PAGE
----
PwC Canada unveiled its inaugural Canadian ESG reporting insights study, analyzing the current and trending challenges Canadian organizations face with their ESG reporting practices. This comprehensive analysis explores ESG reporting maturity across 150 of Canada’s top organizations. Relying exclusively on publicly available information, PwC assessed elements such as strategy, materiality, metrics, assurance and other key components of ESG reporting. The data collected will help companies improve where they fall short, and strategize to successfully include ESG, considering the growing significance it holds with investors and stakeholders.
Value Creation and ESG Reporting
In a PwC Global ESG Investor Survey, nearly 80 percent of respondents said ESG was an important factor when making investment decisions. Employees, lenders, customers, regulators and other stakeholders are also using ESG information to inform their decisions. And yet, more than half (59 percent) of the organizations reviewed are not including sustainability-related information in their annual report beyond a dedicated corporate social responsibility section.
Leaders of Canadian organizations need to understand that transparency and accountability are critical for stakeholders in today’s evolved business environment,” said Sarah Marsh, Partner and National ESG Report and Assurance Leader, PwC Canada. “Organizations must address the true value of ESG as soon as possible. As stakeholders look for leadership on climate change, social justice and other pressing challenges, Canadian companies that demonstrate how they’re creating value for everyone will gain an edge on several fronts.”
Climate as a Priority
Momentum is building in the wake of COP26 and the growing recognition that climate change affects virtually every business, government organization and investors in Canada. But current reporting is falling short of stakeholders’ expectations. More than one-third (35 percent) of companies have a formal net-zero commitment, but just 17 percent of them have committed to reaching net zero by a specific date.
Inclusion and Diversity
PwC’s analysis revealed that stakeholders are increasingly looking for companies to disclose long-term inclusion and diversity strategies, targets and report progress against their targets. However only half (51 percent) of the top companies provide short-, medium- and/or long-term timelines for their ESG targets.
Of the top 150 Canadian organizations reviewed, about half are disclosing their policies around cultural diversity. 68 percent disclose a gender diversity policy that’s set and reported against measurable targets.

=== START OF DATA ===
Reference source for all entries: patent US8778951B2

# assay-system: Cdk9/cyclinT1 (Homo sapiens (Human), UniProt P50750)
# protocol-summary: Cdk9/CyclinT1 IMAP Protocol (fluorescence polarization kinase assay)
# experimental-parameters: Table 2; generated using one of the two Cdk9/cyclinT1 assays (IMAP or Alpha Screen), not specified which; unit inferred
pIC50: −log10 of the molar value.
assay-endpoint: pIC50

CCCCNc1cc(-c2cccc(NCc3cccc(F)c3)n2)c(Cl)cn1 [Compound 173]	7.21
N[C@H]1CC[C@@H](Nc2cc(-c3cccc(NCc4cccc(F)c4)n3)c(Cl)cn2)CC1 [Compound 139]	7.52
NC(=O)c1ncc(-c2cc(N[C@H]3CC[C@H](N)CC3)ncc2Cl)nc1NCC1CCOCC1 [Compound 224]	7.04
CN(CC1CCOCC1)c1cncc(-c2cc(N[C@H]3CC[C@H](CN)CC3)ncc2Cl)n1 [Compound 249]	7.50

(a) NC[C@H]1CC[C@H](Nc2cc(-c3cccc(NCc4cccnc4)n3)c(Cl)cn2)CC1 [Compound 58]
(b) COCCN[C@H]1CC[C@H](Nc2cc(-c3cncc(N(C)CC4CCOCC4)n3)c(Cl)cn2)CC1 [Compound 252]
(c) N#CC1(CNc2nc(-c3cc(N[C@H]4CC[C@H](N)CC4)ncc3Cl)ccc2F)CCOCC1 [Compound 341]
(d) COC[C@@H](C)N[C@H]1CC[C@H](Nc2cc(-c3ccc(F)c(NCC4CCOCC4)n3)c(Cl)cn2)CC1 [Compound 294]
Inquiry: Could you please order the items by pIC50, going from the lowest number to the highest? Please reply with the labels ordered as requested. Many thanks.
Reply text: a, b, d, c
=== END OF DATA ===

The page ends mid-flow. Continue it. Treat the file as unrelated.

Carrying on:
“Individuals and organizations are dealing with a growing trust deficit, due to fundamental economic, environmental and societal changes in the world,” said Mike Harris, Partner and ESG Practice and Net Zero Leader, PwC Canada. “Organizations that take a more holistic view of incorporating ESG in their business strategies will be able to build brand value and long-term trust, as they look to deliver sustained outcomes.”
ESG Reporting and the Future
Although in Canada, ESG disclosures are currently voluntary, there are already signs and trends indicating changes on the horizon, like the Canadian Securities Administrators’ proposed climate-related disclosure requirements. There are several foundational steps that organizations can take to prepare themselves to meet future regulatory requirements as well as create value through their sustainability reporting.
In an era evolving faster than ever before, organizations preparing to meet future requirements of ESG reporting can begin with developing a roadmap that will drive how they will reach their targets. To have confidence in your ESG reporting, stakeholders need to see the full story. All organizations will benefit from strong execution in their reporting and access to the right data through appropriate tools and technology.
Canadian business leaders must ask themselves if their organization is prepared to grow into a more sustainable, transparent and innovative business with a strong brand value.
Earlier this year, PwC Canada launched its Trust Roadmap, which includes ESG reporting as a part of the firm’s holistic approach to address the growing trust deficit.
Canadian ESG reporting is falling short, leaving organizations at risk of missing opportunities for increased long-term value creation and goodwill for their brand.
- Stakeholders want to know what non-financial items are critical to a company’s success, but only 41 percent of companies have ESG reports showing how sustainability is a fundamental part of their core strategy.
- Of the companies reviewed, only 18 percent benchmark KPIs against competitors or other external sources.
- 73 percent of global investors say it’s important that ESG-related metrics are independently assured, however only 20 percent of Canadian organizations have some type of assurance over their ESG information.